In this series of blogs, we’re introducing you to the people who work on the development of 4Industry behind the scenes. This edition is about Louise, our user interface (UI) designer.
Having studied Industrial Design in Brazil and the United States, Louise works on developing 4Industry’s user interface, striving to create an in-app experience that’s optimally intuitive to its users on the factory floor. At the same time, she’s finishing up a Master’s degree in Design for Interaction.
In this interview, Louise talks about her day-to-day work, the complexities that come with designing the user-side of a Connected Worker Platform, and the things she likes most about working at 4Industry.
What do you do on a day-to-day basis?
Essentially, it’s my job to guarantee that 4Industry has an optimal user experience. Practically, that means that I transform abstract concepts and criteria for new features into intuitive mobile and desktop interfaces.
I work closely together with our CEO, Luc; our Engineering Manager, Michiel; and our Technical Lead, Jesse. Together, we ensure that 4Industry’s features are designed in a way that matches our customers’ requirements and doesn’t deviate too drastically from what’s common in the manufacturing industry.
What are the biggest challenges you run into?
Working on something as complex as 4Industry is a challenge in itself—a very exciting one! 4Industry is a very extensive product with many intricate features. Successfully designing those requires a thorough understanding of the product and the context in which it is used. I’ve found it essential to figure out what a feature’s goal is within a factory and how its manual equivalent on the shop floor is performed. Knowing these things is essential to making designs that seamlessly fit with how operators already work.
How do you guarantee that the designs you make are as user-friendly as possible?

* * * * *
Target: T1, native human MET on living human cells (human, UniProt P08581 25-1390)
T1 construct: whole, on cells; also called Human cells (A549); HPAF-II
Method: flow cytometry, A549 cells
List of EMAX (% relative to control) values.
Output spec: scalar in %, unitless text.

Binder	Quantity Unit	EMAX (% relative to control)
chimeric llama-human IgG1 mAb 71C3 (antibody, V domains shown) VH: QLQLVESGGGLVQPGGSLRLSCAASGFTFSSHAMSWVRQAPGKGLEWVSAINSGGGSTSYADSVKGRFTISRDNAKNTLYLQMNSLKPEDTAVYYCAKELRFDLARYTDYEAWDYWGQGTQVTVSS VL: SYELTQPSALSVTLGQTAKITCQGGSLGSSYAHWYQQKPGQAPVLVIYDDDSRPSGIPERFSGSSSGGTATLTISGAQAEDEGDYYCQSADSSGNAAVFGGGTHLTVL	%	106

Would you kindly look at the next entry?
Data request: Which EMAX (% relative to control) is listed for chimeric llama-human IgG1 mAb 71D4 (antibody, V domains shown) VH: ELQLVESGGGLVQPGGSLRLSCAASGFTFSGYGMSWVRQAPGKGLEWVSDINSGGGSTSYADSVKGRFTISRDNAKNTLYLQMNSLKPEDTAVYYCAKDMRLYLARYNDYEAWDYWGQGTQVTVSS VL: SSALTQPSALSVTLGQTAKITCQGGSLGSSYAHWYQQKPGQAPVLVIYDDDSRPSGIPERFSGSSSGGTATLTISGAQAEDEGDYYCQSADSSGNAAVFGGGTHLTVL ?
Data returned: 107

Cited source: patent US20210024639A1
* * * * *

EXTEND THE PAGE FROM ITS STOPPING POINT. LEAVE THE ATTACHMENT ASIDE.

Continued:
Another tough challenge! Well, when I design a new feature, I’ll generally start out creating a flowchart. This ensures I correctly understand the flow of actions within a feature and the different scenarios that can occur when someone interacts with it. Then, I’ll think about how I can create interfaces that allow users to navigate that flow as smoothly as possible.
It’s crucial that users understand how to navigate a feature, how things work, where to find things, and so on. Certain designs unavoidably include a lot of on-screen information, and it’s my job to present this in as simple a way as possible, so operators can understand something regardless of its complexity.
How do you ensure that our customers are satisfied with the end-result?
We validate our interface designs to the customer before a feature is fully developed. That way, we can gather feedback and make improvements early on instead of after something is released.
What about your job gives you the most satisfaction?
I really enjoy the challenge of transforming something complicated into a straightforward interface interaction. Some features are very difficult to design, and it’s therefore very satisfactory when we hear that our customers are enthusiastic about them!
What are the skills anyone in your position should be proficient in?
I think this applies to any type of designer, but it’s important to be a good listener. Naturally, everyone has their particular preferences, but in the end, we must make our designs with the end-users and stakeholders in mind. Flexibility is key: you can’t always do things like how you’ve imagined them, but need the flexibility to think of creative alternatives.
Also, it’s important to have the inherent curiosity and initiative to do research and learn about new things. In my day-to-day work, I’m always dealing with unfamiliar concepts and practices. I’ve never worked in a factory, so it’s not a familiar environment to me. It’s therefore necessary to be able to conduct research to make unfamiliar things concrete. Additionally, staying up to date about best practices and industry trends is key.
Which professional achievement are you most proud of?
I’m proud of how my career has progressed in general. I studied Industrial Design, so I’ve learned everything I know about UI design from doing it in practice. I’m therefore very proud of the position I am in now.
What do you love most about working at 4Industry?
I think our product is very interesting to work on, as it has a lot of complex and innovative features. The company itself has a lot of nice people who come from all kinds of places in the world, and there are lots of fun events to participate in. What also stands out is that I have an open channel with my superiors. Luc and Michiel are easy to reach when I need help, and always open for a good discussion.